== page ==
No expulsion: Turkish girls gain residency
8 January 2007, AMSTERDAM — The two Turkish girls who were at risk of being deported from the Netherlands at the end of last year will be given a residence permit.
8 January 2007
AMSTERDAM — The two Turkish girls who were at risk of being deported from the Netherlands at the end of last year will be given a residence permit.
Justice Minister Ernst Hirsch Ballin said on Monday he had made the decision after a complete reassessment of the girls' case.
The girls' school, the Hervormd Lyceum West in Amsterdam, raised the alarm in November after students Sumeyra and Ceyda were threatened with deportation.
Despite the fact the girls live with their Turkish father and stepmother — both of whom have the Dutch nationality — they were staying here illegally.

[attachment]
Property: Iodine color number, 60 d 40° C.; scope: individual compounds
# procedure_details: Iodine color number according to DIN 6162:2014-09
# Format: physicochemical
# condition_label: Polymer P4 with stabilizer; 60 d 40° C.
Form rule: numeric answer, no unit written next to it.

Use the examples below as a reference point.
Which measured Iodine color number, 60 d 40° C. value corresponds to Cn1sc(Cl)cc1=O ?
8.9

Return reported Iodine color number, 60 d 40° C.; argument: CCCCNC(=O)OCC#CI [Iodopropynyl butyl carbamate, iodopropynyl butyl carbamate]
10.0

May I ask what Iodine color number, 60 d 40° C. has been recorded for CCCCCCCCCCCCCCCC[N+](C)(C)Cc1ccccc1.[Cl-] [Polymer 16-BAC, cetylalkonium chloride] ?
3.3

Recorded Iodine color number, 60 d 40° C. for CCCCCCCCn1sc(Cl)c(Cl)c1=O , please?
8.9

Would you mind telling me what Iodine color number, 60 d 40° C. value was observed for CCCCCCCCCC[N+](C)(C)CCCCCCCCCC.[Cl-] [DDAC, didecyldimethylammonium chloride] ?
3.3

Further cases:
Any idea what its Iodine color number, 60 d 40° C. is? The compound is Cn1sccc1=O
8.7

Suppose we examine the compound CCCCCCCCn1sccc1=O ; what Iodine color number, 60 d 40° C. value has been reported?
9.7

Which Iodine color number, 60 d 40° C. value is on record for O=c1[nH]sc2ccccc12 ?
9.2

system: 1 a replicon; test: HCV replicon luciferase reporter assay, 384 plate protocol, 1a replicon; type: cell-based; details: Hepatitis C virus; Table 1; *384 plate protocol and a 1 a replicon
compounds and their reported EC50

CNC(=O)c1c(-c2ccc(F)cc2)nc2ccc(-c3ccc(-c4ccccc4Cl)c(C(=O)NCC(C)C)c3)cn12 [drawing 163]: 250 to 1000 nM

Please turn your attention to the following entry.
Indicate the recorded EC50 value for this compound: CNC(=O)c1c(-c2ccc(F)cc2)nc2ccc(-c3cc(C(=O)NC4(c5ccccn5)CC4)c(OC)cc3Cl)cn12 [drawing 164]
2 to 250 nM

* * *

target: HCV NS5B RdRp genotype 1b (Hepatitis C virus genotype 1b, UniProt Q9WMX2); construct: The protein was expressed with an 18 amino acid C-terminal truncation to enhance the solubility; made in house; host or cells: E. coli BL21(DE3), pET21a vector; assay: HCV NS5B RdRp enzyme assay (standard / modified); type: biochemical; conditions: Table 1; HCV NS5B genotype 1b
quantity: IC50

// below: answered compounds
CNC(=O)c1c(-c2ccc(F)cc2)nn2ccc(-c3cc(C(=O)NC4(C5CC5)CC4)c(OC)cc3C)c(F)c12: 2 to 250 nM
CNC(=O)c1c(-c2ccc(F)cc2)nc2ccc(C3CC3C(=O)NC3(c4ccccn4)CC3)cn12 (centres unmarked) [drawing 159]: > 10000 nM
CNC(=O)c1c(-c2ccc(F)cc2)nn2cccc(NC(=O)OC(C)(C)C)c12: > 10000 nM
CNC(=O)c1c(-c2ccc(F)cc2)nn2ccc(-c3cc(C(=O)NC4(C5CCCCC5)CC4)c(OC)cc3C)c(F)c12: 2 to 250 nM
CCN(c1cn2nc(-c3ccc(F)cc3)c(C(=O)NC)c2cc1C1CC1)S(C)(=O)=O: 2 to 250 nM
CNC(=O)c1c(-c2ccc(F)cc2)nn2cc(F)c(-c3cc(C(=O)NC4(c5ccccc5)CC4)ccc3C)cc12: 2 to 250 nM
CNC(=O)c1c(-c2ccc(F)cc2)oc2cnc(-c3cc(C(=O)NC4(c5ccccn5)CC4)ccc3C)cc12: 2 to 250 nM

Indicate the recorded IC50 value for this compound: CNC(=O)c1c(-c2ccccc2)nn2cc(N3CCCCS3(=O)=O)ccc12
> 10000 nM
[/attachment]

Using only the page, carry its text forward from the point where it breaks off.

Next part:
In reaction to the subsequent heated criticism, the immigration service IND said the girls would be allowed to stay until the minister had answered parliamentary questions about the matter.
In his answer, Minister Hirsch Ballin said based on a hardship clause he had exempted the girls from the obligation to travel back to Turkey to apply for a temporary entry visa MVV, which is needed before a request for a residence permit can be lodged.
And because the girls meet other criteria, they have been issued with a residence permit.
Ceyda reacted with relief to the news: "I am very, very happy, can't even talk about it just yet. I had of course hoped for this, but had not yet expected it".
Hervormd Lyceum West headmaster Gerard Klooker said he was "tremendously happy". "I thought it would take months. You couldn't have a better start to the New Year," he said.
[Copyright Expatica News + ANP 2006]
Subject: Dutch news